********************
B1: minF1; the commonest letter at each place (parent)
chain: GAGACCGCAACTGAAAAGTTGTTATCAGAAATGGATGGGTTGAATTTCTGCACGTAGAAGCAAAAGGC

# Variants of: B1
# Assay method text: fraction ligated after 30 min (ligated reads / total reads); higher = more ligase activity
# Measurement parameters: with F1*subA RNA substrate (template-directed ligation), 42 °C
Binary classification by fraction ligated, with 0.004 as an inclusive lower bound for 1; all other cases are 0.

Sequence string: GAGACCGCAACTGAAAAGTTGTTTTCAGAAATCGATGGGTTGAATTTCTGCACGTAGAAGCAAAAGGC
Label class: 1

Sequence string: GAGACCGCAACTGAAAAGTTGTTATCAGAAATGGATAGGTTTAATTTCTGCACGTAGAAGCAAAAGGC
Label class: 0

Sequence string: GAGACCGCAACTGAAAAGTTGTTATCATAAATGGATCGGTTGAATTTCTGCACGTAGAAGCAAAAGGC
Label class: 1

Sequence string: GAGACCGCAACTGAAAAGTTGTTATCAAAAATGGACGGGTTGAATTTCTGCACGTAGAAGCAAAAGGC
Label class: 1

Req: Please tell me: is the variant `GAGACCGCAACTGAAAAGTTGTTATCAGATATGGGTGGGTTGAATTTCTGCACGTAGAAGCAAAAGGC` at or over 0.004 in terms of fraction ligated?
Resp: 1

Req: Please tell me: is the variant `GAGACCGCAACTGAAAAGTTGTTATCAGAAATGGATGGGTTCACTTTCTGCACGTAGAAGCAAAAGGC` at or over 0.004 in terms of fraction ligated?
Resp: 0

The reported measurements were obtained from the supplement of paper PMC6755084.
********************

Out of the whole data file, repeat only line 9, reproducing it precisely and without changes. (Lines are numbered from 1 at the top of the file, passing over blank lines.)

Sequence string: GAGACCGCAACTGAAAAGTTGTTATCAGAAATGGATAGGTTTAATTTCTGCACGTAGAAGCAAAAGGC